We continue our journey in the New Testament book of Romans as we focus on chapter 7, verses15-25a. The issue today is that of internal struggles, particularly the will of the flesh versus our other intentions.
There is a timeless quality inherent within any discussion about the struggle between what we want to do and what we actually do. In this way, Paul is referring to a universal human condition, which can be parsed as the epic “war within.” However, simply referring to our internal struggles with vague references doesn’t fully illuminate the awesome forces involved. This is why I’ve labeled today’s message as “Transforming Tsunami.”
Paul refers to the bad things he struggles against. Like many of us, Paul struggled with appetites and desires that proved difficult to manage. We’re not sure of the specific issues Paul faced, but the usual suspects emerge. The language suggests the carnal side of life such as unbridled sexual desires. But who knows. The point is that whatever the issue(s), Paul’s self-confession can inspire us to strive against similar impulses. Paul boldly admits that he can’t easily overcome the nagging temptations. This is how Paul’s words remain relevant to each of us as we examine our lives and notice the difference between who we are and what potential lay within. Like Paul, we often know what to do but we don’t always pursuethe greater good.
Deep inside ourselves, within our soul/spirit, is that undefiled positive impulse that Paul refers to as the law of God. Let’s not dismiss this as simply the Old Testament rules and regulations. Instead, the law of God can refer to the living Holy Spirit inside us, our spiritual core activated within awakened faith-seekers. If God’s presence is therefore inside us, so also is the contrary force evident in our troublesome desires.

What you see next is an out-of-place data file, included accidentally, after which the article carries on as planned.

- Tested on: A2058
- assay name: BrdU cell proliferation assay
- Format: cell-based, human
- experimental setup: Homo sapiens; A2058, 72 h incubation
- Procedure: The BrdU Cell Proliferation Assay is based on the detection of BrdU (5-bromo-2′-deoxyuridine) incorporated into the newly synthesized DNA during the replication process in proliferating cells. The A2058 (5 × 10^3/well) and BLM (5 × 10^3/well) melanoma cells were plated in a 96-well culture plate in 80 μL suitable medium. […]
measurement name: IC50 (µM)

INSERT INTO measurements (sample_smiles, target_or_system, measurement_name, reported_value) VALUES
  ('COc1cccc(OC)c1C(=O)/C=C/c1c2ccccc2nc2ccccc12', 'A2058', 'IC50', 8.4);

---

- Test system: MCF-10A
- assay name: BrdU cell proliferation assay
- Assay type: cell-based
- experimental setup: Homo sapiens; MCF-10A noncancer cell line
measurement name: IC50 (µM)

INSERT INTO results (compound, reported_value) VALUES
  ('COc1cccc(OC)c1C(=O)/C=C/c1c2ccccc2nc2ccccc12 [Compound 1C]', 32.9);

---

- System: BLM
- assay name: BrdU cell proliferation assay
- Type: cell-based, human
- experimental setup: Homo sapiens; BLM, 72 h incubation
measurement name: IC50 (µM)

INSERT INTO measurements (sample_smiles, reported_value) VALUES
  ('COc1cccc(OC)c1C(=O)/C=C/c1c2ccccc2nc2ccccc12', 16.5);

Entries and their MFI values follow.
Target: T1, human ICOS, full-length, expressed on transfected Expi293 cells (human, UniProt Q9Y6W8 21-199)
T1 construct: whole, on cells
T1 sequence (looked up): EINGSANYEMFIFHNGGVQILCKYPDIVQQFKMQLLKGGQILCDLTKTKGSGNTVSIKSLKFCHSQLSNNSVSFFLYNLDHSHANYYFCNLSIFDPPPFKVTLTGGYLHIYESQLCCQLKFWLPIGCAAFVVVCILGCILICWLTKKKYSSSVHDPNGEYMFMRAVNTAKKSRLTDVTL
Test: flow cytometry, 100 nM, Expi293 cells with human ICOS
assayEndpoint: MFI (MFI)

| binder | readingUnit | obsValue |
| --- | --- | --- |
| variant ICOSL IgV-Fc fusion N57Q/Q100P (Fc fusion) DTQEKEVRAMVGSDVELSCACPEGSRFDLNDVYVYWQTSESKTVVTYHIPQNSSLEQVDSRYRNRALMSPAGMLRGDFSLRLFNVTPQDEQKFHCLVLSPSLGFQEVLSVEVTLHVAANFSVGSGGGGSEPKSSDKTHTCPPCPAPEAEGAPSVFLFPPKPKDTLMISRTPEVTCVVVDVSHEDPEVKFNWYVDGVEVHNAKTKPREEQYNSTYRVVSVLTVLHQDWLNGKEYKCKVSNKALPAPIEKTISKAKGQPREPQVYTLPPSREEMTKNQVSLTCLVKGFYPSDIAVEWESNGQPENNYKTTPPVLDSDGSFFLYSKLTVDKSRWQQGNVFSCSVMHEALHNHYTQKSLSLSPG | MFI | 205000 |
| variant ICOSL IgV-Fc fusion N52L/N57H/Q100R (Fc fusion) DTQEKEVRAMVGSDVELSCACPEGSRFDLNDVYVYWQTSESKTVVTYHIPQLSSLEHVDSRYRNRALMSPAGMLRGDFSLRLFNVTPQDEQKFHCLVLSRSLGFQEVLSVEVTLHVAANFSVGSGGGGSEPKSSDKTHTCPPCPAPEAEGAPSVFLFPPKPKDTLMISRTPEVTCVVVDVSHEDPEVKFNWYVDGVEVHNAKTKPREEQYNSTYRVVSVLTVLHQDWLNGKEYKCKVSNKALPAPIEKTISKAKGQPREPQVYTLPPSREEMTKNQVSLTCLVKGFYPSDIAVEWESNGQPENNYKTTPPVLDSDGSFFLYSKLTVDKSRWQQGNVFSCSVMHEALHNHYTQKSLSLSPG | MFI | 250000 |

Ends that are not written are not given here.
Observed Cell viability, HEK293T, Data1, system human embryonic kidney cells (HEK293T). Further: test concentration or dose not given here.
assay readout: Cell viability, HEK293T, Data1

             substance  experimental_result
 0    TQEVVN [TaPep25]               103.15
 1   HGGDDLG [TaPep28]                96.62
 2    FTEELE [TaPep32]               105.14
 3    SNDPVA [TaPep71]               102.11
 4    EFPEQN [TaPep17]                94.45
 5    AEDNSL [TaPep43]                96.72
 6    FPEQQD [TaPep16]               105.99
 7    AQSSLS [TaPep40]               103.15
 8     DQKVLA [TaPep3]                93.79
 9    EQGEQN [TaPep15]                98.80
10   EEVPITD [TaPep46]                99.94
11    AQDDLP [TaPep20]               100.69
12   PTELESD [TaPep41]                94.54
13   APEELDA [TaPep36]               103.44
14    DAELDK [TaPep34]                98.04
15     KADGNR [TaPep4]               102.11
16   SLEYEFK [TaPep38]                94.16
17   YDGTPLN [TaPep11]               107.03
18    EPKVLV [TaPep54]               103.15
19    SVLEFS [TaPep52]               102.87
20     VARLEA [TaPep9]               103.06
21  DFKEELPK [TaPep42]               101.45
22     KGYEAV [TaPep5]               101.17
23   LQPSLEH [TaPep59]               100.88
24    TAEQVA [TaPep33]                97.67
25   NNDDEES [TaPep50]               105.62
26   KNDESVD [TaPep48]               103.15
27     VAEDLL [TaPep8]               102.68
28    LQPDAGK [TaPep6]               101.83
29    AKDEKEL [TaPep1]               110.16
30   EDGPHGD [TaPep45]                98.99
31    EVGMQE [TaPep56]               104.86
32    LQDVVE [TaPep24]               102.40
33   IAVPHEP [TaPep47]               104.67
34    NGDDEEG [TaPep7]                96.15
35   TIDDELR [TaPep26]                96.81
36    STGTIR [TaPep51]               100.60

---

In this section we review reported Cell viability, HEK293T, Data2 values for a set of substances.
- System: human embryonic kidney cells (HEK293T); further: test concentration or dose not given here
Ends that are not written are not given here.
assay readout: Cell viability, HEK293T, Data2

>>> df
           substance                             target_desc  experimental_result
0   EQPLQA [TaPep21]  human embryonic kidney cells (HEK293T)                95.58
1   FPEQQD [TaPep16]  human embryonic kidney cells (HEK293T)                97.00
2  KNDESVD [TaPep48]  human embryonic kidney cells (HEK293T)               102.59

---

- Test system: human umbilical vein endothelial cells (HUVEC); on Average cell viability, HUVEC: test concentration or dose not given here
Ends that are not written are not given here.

There is ongoing controversy over what is and what is not God’s will. However, at its most basic distinction we can say that love and truth top the list of what God wants us to receive and share. What are those fleshly desires that are opposed to love and truth? Selfishness, pride, revenge, hatred, evil—all these and many similar attitudes and behaviors are at work in us, engaging an ongoing conflict between our material humanity on the one hand and our spiritual nature on the other.
Indeed, it has been fashionable for a long time to identify sexuality as underlying Paul’s unspoken temptations. And yes, it is possible that Paul might have struggled with such issues. However, we need not do what some many others have done and dismiss physical pleasure as antithetical to what is also good for our spirit. The old trope of spirit verses flesh is not necessarily accurate nor helpful. Certainly there can be a war within ourselves, but that implies that there can also be a peace. How so? We are united in our being: heart, soul, mind and strength. We often do ourselves a disservice when we extract only one portion of our being and emphasize it to the exclusion of the others. Alternatively, a healthy, holistic balance among our emotions, spirit, intellect and physical bodies is most likely to enhance our experience of love and truth.
Do you struggle with some part of yourself that seems to drag you down? You’re not alone. When we honestly examine ourselves we can identify discrepancies between how we think and act on the one hand and, on the other hand, what God is calling us to become. We can bridge the gap between where we are and where God wants us to be. We assemble ourselves in church not just to repeat a pleasant social habit each week but to encourage and strengthen one another. We are a faith family and God is preparing each of us to reach the world. Sure, our struggle on the journey of faith is at times like a tsunami, but one through which we can be positively and profoundly transformed. Endure and overcome life’s storms and you’ll discover more fully what it is that God has for you. Amen!
–Reverend Larry Hoxey